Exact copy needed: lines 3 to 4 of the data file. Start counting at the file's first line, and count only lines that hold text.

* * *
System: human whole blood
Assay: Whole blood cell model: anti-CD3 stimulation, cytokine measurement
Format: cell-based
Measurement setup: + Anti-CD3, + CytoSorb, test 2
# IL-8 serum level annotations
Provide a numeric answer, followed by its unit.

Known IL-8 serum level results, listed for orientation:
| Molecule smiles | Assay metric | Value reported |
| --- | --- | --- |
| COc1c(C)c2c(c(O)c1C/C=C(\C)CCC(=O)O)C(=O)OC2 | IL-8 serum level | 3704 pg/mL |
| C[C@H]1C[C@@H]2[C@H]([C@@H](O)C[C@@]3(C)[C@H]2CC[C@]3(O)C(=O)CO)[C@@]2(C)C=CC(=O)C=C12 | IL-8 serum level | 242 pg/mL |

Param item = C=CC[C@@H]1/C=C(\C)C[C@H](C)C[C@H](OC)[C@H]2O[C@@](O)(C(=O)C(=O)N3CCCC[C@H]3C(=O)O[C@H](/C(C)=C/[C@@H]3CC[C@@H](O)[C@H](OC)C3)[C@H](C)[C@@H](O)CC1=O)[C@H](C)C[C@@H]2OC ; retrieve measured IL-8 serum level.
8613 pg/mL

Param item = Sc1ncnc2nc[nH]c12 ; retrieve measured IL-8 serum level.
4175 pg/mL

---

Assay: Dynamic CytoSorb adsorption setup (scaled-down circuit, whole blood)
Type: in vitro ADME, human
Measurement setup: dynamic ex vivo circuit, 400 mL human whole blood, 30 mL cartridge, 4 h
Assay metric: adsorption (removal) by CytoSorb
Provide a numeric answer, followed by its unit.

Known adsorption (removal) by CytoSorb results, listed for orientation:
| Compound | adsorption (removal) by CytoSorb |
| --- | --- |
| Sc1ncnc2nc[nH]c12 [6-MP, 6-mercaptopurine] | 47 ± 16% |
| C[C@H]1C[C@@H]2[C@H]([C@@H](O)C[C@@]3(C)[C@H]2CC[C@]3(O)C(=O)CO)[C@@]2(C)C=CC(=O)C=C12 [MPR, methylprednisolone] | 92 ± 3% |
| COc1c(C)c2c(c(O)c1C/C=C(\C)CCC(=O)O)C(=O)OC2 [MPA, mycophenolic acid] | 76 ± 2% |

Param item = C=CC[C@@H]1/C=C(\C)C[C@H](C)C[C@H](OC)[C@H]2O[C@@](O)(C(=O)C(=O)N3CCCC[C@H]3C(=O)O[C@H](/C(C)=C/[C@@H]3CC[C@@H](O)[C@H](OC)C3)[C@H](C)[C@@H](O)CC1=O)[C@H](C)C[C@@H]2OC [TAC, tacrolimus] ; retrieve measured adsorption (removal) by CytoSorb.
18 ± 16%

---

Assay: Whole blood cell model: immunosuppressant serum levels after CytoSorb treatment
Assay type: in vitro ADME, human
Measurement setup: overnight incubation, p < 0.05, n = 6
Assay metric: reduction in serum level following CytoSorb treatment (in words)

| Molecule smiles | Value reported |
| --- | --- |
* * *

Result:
Format: cell-based
Measurement setup: + Anti-CD3, + CytoSorb, test 2